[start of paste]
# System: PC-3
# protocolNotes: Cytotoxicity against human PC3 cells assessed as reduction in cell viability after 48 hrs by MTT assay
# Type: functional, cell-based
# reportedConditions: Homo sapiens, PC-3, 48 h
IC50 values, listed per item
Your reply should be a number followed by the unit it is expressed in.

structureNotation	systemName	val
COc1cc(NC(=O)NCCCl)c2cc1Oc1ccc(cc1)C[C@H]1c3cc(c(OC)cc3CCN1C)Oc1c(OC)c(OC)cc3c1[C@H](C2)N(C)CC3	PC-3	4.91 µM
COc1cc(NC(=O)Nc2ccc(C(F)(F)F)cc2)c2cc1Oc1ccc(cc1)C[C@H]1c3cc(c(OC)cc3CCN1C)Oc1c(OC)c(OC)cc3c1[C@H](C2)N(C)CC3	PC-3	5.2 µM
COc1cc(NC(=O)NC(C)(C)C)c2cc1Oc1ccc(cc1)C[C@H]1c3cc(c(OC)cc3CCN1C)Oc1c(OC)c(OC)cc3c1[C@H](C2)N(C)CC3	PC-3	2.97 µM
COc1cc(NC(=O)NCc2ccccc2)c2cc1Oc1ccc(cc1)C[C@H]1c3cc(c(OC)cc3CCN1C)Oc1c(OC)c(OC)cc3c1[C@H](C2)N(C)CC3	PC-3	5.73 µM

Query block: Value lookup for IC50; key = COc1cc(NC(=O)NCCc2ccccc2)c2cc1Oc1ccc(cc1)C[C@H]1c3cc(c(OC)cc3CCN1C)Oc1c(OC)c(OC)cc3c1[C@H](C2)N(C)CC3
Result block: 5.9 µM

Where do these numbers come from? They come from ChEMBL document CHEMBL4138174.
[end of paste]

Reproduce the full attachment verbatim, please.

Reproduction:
# System: PC-3
# protocolNotes: Cytotoxicity against human PC3 cells assessed as reduction in cell viability after 48 hrs by MTT assay
# Type: functional, cell-based
# reportedConditions: Homo sapiens, PC-3, 48 h
IC50 values, listed per item
Your reply should be a number followed by the unit it is expressed in.

structureNotation	systemName	val
COc1cc(NC(=O)NCCCl)c2cc1Oc1ccc(cc1)C[C@H]1c3cc(c(OC)cc3CCN1C)Oc1c(OC)c(OC)cc3c1[C@H](C2)N(C)CC3	PC-3	4.91 µM
COc1cc(NC(=O)Nc2ccc(C(F)(F)F)cc2)c2cc1Oc1ccc(cc1)C[C@H]1c3cc(c(OC)cc3CCN1C)Oc1c(OC)c(OC)cc3c1[C@H](C2)N(C)CC3	PC-3	5.2 µM
COc1cc(NC(=O)NC(C)(C)C)c2cc1Oc1ccc(cc1)C[C@H]1c3cc(c(OC)cc3CCN1C)Oc1c(OC)c(OC)cc3c1[C@H](C2)N(C)CC3	PC-3	2.97 µM
COc1cc(NC(=O)NCc2ccccc2)c2cc1Oc1ccc(cc1)C[C@H]1c3cc(c(OC)cc3CCN1C)Oc1c(OC)c(OC)cc3c1[C@H](C2)N(C)CC3	PC-3	5.73 µM

Query block: Value lookup for IC50; key = COc1cc(NC(=O)NCCc2ccccc2)c2cc1Oc1ccc(cc1)C[C@H]1c3cc(c(OC)cc3CCN1C)Oc1c(OC)c(OC)cc3c1[C@H](C2)N(C)CC3
Result block: 5.9 µM

Where do these numbers come from? They come from ChEMBL document CHEMBL4138174.